After Vermont Gov. Peter Shumlin dropped his long-sought goal of a universal, publicly funded healthcare system this past week, key members of his healthcare team immediately got back to work picking up less ambitious pieces of the plan.
Appearing Wednesday before reporters and two boards that had advised him, the second-term Democrat said there were steps the state can still take in a bid to reduce healthcare costs.
The less ambitious steps described by aides include pushing hospitals and health systems toward "global budgets" in which they are given a set amount of money each year for serving the health needs of a certain population and away from the traditional "fee-for-service" system in which the more procedures are performed, the more health providers get paid.
"You can never 100 percent get away from that," said Al Gobeille, chairman of the Green Mountain Care Board, which has spearheaded much of the health overhaul. "But you can for a majority get away from that."
Health costs covered by Medicare have been growing by 0.8 percent per year recently, Gobeille said, while those covered by commercial insurance have grown 10 times as fast. Gobeille said he would like to see both growing at about 3.5 percent per year.
To pursue that goal, the state needs a special "all-payer waiver" from the federal government to give it greater flexibility in the use of Medicare funds, officials said. Gobeille said that would come only if the state can guarantee current Medicare beneficiaries don't see their coverage reduced.
Shumlin said he wants legislation to give more authority to the five-member board. Robin Lunge, a top healthcare aid to the governor, said one goal is more regulatory control over Vermont Information Technology Leaders, a nonprofit that has been working to enhance electronic communications between different layers of the healthcare system.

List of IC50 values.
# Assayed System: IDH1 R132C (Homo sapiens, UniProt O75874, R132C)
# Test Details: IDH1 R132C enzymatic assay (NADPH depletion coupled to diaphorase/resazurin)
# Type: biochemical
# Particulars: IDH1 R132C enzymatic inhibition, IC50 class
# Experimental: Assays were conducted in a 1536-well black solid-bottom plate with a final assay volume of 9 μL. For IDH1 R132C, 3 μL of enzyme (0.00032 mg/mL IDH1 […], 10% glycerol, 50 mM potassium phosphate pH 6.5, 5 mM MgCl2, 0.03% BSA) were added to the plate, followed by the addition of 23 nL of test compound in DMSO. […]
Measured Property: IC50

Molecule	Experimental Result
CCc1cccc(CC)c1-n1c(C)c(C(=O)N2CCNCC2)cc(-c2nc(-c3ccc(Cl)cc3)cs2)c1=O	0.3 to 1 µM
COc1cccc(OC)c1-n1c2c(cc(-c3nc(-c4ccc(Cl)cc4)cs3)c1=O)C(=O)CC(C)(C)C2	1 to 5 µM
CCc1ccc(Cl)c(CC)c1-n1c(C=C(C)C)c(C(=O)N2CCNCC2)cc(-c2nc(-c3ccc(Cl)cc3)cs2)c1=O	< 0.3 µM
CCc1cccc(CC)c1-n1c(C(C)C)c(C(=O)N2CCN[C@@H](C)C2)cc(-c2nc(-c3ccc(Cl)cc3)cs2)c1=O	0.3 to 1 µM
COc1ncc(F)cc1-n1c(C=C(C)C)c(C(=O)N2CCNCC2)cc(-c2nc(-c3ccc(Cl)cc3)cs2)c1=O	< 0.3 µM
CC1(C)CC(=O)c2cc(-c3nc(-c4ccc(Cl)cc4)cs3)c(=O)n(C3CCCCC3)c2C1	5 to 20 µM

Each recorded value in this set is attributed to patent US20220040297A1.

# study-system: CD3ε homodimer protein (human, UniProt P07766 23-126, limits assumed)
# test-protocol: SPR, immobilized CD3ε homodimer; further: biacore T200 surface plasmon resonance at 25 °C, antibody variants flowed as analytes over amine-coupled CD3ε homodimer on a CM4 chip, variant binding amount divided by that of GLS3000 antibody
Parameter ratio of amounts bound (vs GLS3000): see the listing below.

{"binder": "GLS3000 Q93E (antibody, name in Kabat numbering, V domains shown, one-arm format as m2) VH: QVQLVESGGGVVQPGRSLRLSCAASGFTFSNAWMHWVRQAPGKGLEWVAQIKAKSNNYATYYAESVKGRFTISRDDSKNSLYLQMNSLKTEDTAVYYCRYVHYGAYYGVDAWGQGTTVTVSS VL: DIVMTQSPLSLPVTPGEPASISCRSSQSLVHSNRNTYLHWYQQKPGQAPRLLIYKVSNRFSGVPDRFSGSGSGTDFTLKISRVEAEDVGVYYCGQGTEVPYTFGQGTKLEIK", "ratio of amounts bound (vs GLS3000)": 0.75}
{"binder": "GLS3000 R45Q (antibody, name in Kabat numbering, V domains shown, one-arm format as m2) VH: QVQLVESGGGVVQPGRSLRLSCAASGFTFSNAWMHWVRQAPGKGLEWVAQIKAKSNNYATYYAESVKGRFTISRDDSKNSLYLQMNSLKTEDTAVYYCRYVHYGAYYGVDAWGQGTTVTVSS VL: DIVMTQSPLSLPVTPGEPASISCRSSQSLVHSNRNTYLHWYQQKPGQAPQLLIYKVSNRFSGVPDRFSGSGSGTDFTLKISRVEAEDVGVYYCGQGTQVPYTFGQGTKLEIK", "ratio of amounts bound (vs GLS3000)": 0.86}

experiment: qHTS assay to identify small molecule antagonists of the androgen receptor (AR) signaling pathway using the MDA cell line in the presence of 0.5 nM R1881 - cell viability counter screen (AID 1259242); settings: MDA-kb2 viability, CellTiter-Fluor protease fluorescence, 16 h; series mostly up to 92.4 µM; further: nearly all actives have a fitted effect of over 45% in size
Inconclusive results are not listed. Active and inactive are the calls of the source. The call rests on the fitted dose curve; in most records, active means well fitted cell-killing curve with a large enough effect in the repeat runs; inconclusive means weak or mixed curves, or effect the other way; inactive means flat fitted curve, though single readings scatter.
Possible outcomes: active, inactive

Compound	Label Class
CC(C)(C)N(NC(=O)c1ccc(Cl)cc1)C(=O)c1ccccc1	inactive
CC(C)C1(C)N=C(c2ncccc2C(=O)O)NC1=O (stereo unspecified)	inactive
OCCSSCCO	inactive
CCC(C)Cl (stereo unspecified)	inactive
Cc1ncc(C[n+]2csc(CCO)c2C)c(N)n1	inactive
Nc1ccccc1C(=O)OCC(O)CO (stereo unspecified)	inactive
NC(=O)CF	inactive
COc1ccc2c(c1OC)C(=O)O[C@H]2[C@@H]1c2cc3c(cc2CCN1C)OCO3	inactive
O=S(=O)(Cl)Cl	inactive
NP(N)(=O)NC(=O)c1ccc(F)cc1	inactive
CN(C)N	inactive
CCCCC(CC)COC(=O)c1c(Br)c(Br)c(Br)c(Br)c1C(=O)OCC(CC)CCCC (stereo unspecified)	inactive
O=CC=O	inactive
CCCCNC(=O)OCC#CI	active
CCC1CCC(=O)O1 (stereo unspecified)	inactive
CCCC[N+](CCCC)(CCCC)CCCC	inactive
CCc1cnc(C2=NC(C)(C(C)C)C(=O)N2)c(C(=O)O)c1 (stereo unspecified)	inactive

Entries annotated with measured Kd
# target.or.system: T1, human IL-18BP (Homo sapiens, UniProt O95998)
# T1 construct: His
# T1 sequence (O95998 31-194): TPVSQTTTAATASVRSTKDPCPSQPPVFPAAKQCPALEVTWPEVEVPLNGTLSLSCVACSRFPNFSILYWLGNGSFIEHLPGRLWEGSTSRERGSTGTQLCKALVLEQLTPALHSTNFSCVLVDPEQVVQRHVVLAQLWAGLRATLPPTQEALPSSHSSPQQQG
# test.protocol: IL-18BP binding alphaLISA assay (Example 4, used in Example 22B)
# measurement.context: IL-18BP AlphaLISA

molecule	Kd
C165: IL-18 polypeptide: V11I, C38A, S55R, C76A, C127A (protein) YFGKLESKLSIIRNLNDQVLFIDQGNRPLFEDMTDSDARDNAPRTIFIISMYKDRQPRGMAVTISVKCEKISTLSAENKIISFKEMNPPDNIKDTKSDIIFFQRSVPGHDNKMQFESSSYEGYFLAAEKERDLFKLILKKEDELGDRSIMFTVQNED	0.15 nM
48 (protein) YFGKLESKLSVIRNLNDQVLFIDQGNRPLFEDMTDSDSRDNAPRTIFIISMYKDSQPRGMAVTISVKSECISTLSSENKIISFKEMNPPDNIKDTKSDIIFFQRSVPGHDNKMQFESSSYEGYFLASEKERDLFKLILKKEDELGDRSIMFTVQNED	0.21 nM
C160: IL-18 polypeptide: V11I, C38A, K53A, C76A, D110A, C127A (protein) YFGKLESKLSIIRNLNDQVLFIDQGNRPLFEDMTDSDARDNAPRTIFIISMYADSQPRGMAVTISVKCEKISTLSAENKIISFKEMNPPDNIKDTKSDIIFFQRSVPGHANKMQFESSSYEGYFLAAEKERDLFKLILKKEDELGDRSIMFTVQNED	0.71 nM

Dr. Marvin Malek, a hospitalist at Central Vermont Medical Center and state director of the group Physicians for a National Health Plan, said streamlining the software used by health professionals is crucial to trimming costs. "Better software looms so much larger than any other strategy" for controlling costs, Malek said.
Shumlin said he wants to see health care treated like a public utility and Lunge likened the role the Green Mountain Care Board could have to that long used by the Public Service board, which regulates electric and other utilities.
Officials said the governor is likely to seek more funding for the state Blueprint for Health program, which encourages better coordination between primary care, mental health, substance abuse treatment and other providers.
Shumlin said he decided to scrap his single-payer goal because the state's fragile economy could not absorb the 11.5 percent business payroll tax and a new personal income tax — ranging up to 9.5 percent — that would be required to pay for a quality program.
The announcement drew a cacophony from both left and right.
Leaders of the Health Care Is A Human Right campaign said Shumlin had "burned" them and that his "career is toast."
Conservative groups, meanwhile, crowed. "We are proud to have played a role in educating the public as to the many pitfalls of single payer, and are gratified that the ill-conceived program is dead, at least for now," said Rob Roper, president of the Ethan Allen Institute.
"At least for now" may be the operative phrase, as Shumlin made clear he still holds the dream. Medicare took 31 years to pass — in 1965 — after it was first proposed by the administration of President Franklin Roosevelt.
"Our time will come," the governor said.